According to our guide, NTS was responsible for transcribing 40,316.5 hours of court proceedings from June 2013 to June 2014. To transcribe 10 minutes of taped proceedings took 23 minutes. A good average is 10 minutes of tape equals 30 minutes of transcription time.

All transcription takes place in the offices of NTS. Security keeps this from being a home-based business. Three to four transcriptionists are needed for contemporaneous transcripts in addition to team leaders, a region manager, and office secretary. Contemporaneous transcripts are verbatim. Noncontemporaneous transcripts are slightly abridged. The salary range for a transcriber is $45,000 to $59,000. They work from 8 a.m. to 5 p.m. and receive vacation and sick leave.

Just as in the United States, the numbers of reporters are dwindling in both countries. In Australia in 1966, there were 75 men and 25 women working in the courts as reporters, and one was a steno reporter. In 1988, reporting services were merging with sound recording. In the early 80s, when CAT was introduced, pen writers were retrained on machines with the last class conducted in 1997. During the transition period, 10 pen writers passed the tests. The training consisted of approximately one year of theory and one year of speedbuilding. Reporters could test out early.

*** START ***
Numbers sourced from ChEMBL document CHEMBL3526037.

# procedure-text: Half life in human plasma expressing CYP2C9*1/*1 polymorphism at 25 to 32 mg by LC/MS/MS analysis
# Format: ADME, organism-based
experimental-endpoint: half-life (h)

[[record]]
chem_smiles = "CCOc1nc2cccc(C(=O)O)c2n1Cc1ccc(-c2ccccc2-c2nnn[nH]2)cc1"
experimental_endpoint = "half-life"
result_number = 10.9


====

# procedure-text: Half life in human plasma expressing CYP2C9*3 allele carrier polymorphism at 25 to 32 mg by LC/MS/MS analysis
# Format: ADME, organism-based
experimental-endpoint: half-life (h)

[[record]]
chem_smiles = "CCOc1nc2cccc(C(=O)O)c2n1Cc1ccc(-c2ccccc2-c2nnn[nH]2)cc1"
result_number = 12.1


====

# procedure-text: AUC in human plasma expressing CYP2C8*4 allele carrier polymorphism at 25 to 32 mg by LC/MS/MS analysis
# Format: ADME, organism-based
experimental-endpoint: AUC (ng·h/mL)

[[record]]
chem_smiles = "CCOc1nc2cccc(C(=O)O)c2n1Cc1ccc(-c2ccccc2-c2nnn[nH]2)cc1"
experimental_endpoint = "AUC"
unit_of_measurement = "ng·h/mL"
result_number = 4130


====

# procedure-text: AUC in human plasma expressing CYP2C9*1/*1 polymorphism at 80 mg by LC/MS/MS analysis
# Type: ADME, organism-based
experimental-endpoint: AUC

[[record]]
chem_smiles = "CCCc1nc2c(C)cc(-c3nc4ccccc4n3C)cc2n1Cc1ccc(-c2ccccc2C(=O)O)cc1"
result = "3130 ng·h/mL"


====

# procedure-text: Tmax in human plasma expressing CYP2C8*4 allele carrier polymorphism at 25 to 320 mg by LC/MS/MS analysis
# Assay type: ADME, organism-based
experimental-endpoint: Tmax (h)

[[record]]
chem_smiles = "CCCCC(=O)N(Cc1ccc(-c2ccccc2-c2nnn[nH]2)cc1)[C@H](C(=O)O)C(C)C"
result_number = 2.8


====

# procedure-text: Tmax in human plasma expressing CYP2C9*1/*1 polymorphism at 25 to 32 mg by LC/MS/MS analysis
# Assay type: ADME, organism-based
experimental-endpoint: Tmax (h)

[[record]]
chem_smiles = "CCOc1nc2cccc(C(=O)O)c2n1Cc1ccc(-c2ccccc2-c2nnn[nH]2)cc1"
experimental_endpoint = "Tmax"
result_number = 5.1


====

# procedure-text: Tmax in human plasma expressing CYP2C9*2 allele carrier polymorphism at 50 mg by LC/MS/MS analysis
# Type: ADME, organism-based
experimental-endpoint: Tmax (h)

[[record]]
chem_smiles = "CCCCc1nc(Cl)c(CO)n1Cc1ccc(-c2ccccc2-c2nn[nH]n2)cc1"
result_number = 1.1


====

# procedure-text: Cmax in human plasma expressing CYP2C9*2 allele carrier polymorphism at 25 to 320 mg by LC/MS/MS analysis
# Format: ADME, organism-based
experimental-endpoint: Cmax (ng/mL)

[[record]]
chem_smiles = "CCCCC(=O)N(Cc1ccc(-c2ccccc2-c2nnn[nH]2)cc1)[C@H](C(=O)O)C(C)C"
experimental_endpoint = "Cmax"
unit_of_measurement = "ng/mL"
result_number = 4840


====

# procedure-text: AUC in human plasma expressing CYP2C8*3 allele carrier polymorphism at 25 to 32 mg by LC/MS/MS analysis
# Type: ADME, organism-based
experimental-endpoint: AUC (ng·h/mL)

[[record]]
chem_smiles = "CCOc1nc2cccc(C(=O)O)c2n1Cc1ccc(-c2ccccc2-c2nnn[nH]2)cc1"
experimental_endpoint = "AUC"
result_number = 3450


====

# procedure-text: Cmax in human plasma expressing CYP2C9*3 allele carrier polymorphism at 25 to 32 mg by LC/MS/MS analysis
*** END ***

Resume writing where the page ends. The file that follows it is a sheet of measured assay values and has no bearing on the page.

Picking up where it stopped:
In the New Zealand court system, there are only four steno reporters left.

In 2008, the Australian court system started contracting reporters, and it no longer recruits or provides in-house training of reporters. The Australian School of Court Reporting has now closed, and the only way for someone to learn to be a steno reporter is online training. Today there are 70 court reporters, and only five are men.

Merilyn Sanchez, RMR, CRR, is a reporter in Phoenix, Ariz. She can be reached at